Anyone who participates on a Dallas Paleontological Society (Society) field trip automatically agrees to the following Hold Harmless Agreement. Additional Hold Harmless Agreement(s) and or photographic releases may require a signature by the participant and / or legal guardian of participating minors.
I understand and agree that the Dallas Paleontological Society assumes no liability in case(s) of accident, injury, illness, death, or mental anguish; therefore, I release and hold harmless the Society, its officers and agents from any claims (civil, criminal, medical, or other) and/or damages of any kind arising from any activity associated with the Society. I agree my participation is willful. I consider my physical, mental, and medical conditions fully suitable for any weather, terrain, delays / extensions encountered whether expected, anticipated, or beyond the control of the Society.
I agree to the free use of my photographic images, videos, or other renderings by any officer, agent, or field trip participant (Society member or nonmember) in any legal, noncommercial, manner.
COMMON FIELD TRIP QUESTIONS.
If you have a question and the topic is not specifically addressed in the trip description it is always best to ask the Field Trip Leader.
Are kids and dogs allowed on trips? Typically, they are allowed to participate except for quarry trips. However, take into consideration the terrain, distance walking and weather conditions from the parking area to to farthest point you may collect. Can your child or pet walk go the distance?
What do I need to know if we are going to a quarry? You must be a current member to participate on quarry trips. Unless there is an exception, persons under the age of 18, and pets are not allowed. Hardhats, protective eye wear and steel-toed boot are highly recommended and sometimes required. Sometimes, the quarry will provide hardhats. If these items are not mentioned in the trip description, ask the trip leader.
I am not a member can I go on a trip? Generally, Yes. Field trips are considered a privilege of membership. Sometimes members dues help pay for different aspects of a trip. Some trips have a limited roster and an unscheduled or unannounced person could ruin the day for themselves and others. If you want to go on one or two trips to see if you would like to join, feel free. Just remember, paying customers don't like free-loaders.
I won't be able to make the trip on that day but on another day, where are you going to collect? Specific field trip information is rarely given out. There have been times when people jump the gun causing many problems. First, every site requires permission from the landowner for anyone to collect. Just because the Society has permission on a specific day does not mean members or nonmembers can go whenever they please. "Jumping fences" makes is not condoned. So don't. Second, going before the Society's scheduled time, can get you arrested or shot at, and is not fair to those who go at the designated time. Going afterwards may mean the site has been picked clean.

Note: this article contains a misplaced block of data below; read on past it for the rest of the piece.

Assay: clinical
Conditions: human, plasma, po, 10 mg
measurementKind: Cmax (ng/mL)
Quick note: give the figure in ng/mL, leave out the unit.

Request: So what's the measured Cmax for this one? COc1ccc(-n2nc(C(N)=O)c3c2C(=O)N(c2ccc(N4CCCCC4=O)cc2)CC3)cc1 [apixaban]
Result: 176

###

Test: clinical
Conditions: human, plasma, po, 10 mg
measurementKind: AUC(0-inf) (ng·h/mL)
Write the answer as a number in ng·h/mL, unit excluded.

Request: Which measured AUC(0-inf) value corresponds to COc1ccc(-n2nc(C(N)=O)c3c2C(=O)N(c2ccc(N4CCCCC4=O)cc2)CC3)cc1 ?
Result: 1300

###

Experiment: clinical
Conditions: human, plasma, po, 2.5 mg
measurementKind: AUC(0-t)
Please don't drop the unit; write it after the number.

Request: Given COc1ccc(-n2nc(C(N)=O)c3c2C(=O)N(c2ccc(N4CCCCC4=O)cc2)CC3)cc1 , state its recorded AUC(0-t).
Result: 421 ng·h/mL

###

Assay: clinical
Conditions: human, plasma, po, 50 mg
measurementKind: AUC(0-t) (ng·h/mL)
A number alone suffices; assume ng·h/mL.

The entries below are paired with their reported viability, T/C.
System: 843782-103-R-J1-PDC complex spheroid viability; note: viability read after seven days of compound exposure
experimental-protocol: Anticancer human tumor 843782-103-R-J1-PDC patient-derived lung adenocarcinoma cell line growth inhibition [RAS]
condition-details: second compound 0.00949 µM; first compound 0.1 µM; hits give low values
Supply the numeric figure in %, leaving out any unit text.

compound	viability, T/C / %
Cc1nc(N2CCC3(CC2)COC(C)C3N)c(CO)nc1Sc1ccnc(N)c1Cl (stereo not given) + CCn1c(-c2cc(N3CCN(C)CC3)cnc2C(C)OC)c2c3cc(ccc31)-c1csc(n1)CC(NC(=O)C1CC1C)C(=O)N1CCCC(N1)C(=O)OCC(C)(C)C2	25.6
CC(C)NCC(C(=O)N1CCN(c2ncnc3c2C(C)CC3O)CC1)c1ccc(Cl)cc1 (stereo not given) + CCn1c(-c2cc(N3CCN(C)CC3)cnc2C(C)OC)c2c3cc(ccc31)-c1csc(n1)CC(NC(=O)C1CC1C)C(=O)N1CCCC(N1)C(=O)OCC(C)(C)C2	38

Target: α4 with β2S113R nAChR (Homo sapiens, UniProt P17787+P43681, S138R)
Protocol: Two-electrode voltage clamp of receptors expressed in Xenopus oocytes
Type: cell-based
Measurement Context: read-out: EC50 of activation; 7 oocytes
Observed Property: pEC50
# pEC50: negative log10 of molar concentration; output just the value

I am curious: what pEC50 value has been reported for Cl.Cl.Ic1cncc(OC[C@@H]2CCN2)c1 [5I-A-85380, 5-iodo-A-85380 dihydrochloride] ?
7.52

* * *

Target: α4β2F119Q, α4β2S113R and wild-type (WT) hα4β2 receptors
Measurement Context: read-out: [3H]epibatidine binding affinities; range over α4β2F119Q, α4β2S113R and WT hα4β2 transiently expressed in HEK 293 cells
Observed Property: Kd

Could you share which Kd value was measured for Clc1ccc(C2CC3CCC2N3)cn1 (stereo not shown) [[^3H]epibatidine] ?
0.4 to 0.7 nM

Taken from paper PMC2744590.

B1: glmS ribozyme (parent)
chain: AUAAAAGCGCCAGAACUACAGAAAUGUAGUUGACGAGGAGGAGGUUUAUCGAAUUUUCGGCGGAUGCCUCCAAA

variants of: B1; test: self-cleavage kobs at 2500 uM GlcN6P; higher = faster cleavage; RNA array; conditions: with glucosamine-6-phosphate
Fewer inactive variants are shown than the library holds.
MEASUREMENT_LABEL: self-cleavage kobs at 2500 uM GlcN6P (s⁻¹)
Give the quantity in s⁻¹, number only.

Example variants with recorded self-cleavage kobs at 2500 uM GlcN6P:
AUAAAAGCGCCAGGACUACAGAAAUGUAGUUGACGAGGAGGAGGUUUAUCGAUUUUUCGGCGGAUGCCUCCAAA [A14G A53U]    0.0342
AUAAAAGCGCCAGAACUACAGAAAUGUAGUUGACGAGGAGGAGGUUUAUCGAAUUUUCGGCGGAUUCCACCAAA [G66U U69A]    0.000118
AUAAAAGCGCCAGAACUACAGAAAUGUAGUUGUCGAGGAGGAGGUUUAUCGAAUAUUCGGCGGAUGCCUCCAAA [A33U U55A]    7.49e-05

WEATHER: North Texas weather is hard to forecast except in the summer, typically very hot (Heat Index over 100°F). The rest of the year the weather can change quite rapidly. Check the forecast and the Hotline, 817-355-4693, before you leave the house. You may be caught by surprise but at least you checked, right?
WHAT TO WEAR AND BRING: Prepare for the weather conditions for the entire trip. Depending upon the time of year there can be a dramatic need for different clothing from morning to afternoon (or evening if you camp). Always bring plenty of water. Whether it is winter or summer underestimating your fluids intake can be fatal. Snacks and sack lunches are based on personal preference.
Wear tough shoes like work boots or hiking boots are best. Steel toed boots for quarry trips is recommended. Any type of open-toed shoes are not recommended, except for some places like creeks. Knee pads and gloves! Knee pads can be found at local home improvement stores, some gardening centers and carpet supply stores. A type of glove used by weight lifters and cyclists have the finger tips open for grasping while the palm of the glove is padded.
Things to carry your fossils in: They can be backpacks, buckets or sacks. Plastic baggies are always a good thing to include. These can be easily labeled especially if there are multiple collecting localities. Film canisters (a soon to be trace fossil) and medicine bottles are excellent for storing small and fragile fossils. Bring tissue paper to wrap the delicate or small fossils. For larger specimens, newspaper or aluminum foil is good for wrapping and protecting your goodies.
Equipment: This is wide open. Of course the matrix that you will be digging in will dictate the tools that you use. Ask before you head out. Some never fail items are an ice pick or awl, a rock hammer and one or more cold chisels. If you plan on using a hammer, please wear safety glasses.
Other equipment: A camera! Photos of in situ fossils are fun to submit to the newsletter. Plus, you can get pictures of the others on the trip. Bring some small brushes, a sledge hammer (even a short handled 4 lbs hammer saves a lot of work). Dynamite is never allowed. (Bummer, it could come in handy.)
Comment about limited roster field trips.
Please do not accept a spot on a limited roster field trip and then not show up. This is very inconsiderate to other members further down the list. If you know you are not going to make the trip, contact the field trip leader in a timely manner to allow for others on the roster to move up. Additionally, if you are not on the roster and show up unannounced the day of the trip there will be no exceptions made to accommodate you.
Most quarry trips are typically member only trips and many of them require limited numbers of people.